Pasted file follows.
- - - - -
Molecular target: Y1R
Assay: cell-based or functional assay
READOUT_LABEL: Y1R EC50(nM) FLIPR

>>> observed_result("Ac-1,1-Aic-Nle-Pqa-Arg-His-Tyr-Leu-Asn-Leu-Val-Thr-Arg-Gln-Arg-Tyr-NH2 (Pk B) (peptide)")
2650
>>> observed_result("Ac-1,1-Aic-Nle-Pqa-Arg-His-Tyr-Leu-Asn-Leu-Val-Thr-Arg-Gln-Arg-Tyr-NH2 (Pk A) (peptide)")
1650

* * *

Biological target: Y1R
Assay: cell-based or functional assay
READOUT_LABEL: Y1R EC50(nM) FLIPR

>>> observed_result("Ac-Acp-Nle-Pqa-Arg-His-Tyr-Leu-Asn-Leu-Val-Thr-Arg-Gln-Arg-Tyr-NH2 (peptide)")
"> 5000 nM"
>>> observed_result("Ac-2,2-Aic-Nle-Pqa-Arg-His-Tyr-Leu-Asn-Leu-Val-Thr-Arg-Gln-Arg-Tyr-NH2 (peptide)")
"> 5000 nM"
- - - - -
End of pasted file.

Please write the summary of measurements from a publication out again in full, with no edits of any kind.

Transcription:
Molecular target: Y1R
Assay: cell-based or functional assay
READOUT_LABEL: Y1R EC50(nM) FLIPR

>>> observed_result("Ac-1,1-Aic-Nle-Pqa-Arg-His-Tyr-Leu-Asn-Leu-Val-Thr-Arg-Gln-Arg-Tyr-NH2 (Pk B) (peptide)")
2650
>>> observed_result("Ac-1,1-Aic-Nle-Pqa-Arg-His-Tyr-Leu-Asn-Leu-Val-Thr-Arg-Gln-Arg-Tyr-NH2 (Pk A) (peptide)")
1650

* * *

Biological target: Y1R
Assay: cell-based or functional assay
READOUT_LABEL: Y1R EC50(nM) FLIPR

>>> observed_result("Ac-Acp-Nle-Pqa-Arg-His-Tyr-Leu-Asn-Leu-Val-Thr-Arg-Gln-Arg-Tyr-NH2 (peptide)")
"> 5000 nM"
>>> observed_result("Ac-2,2-Aic-Nle-Pqa-Arg-His-Tyr-Leu-Asn-Leu-Val-Thr-Arg-Gln-Arg-Tyr-NH2 (peptide)")
"> 5000 nM"